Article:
Wednesday, March 26

Book: Leo the African, Amin Maalouf Click for more info

A friend lent me this book on hearing about the journey I was to make across Morocco and Andalucia. You see, a big part of the book covers the exile of our protagonist, Hasan as-Wazzan, from Granada to Fes.

So yes, although I did the same journey in reverse, it did add masses of value reading it as I did. Visiting the Medersa Bou Inania, Kairaouine Mosque and Alhambra were all a bit like coming home and it was interesting to see whether reality matched what my mind had conjured up from Maalouf's writing.

The book itself is based on the real life story of Hasan (later known as the Leo of the title), a 15th century traveller, diplomat and thinker as he moved across both African and European continents; I only shared half his journey as he continued to Cairo and ended up in Rome. Deeply, yet simply, written the book is accessible and before you realise it you're sucked into a world containing an Islamic Spain, warring kings and emperors, popes and sultans and wives and slaves. It's worth bearing in mind that I read an English translation of the original's Arabic, although this works well for the book, adding to its poetic appeal.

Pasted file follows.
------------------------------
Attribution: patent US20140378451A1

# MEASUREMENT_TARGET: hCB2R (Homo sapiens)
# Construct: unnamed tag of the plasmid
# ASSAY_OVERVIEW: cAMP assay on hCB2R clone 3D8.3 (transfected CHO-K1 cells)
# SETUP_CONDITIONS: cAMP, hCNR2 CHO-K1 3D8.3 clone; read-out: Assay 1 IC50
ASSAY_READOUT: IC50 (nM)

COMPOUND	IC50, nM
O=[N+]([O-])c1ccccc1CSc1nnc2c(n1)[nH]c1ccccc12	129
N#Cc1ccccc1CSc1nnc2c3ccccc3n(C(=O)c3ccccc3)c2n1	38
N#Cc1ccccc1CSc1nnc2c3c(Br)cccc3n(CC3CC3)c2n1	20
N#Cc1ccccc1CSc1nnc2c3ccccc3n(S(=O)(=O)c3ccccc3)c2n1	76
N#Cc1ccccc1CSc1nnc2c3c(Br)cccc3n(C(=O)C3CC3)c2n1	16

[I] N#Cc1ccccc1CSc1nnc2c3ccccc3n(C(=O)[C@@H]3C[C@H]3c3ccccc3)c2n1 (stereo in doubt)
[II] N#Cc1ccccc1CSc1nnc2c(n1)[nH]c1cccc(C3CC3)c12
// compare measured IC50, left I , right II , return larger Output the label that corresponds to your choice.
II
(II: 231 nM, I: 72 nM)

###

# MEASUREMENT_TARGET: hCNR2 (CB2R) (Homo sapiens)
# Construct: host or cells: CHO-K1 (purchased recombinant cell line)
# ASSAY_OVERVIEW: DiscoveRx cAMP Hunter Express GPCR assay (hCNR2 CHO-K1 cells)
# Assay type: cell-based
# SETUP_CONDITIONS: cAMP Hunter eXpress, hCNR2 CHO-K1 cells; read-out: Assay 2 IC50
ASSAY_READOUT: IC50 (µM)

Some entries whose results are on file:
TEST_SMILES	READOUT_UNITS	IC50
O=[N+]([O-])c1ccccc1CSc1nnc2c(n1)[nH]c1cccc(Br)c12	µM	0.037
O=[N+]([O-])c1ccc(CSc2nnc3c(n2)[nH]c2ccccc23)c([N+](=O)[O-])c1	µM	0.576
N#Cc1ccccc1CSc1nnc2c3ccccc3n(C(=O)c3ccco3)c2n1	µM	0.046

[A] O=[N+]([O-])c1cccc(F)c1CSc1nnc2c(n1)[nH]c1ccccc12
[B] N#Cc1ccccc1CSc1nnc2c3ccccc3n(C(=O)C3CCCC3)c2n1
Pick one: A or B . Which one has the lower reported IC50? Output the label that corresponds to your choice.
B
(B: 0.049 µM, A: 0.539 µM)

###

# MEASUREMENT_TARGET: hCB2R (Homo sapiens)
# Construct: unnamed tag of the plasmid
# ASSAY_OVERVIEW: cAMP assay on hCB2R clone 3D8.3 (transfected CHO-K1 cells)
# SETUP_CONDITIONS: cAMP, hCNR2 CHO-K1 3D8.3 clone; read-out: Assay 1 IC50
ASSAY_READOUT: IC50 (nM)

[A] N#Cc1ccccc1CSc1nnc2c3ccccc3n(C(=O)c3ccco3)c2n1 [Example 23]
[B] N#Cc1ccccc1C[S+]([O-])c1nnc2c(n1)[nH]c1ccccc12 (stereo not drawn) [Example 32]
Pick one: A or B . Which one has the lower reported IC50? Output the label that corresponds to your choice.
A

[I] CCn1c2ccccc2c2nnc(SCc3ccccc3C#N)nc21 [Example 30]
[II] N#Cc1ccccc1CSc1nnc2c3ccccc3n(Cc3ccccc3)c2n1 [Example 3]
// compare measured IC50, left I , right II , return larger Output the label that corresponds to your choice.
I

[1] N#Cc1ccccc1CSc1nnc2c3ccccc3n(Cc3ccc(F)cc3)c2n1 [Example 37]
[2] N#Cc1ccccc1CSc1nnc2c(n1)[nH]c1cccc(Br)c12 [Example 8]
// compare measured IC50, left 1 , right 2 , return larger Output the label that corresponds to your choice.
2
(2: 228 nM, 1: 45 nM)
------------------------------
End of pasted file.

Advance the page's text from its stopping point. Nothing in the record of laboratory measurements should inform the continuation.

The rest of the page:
It does all end abruptly, although since it's based on true events it's probably left to the reader to follow the conclusion via a history book or something. Either way it's a cracking read while it lasts, even if you don't happen to be travelling at the time.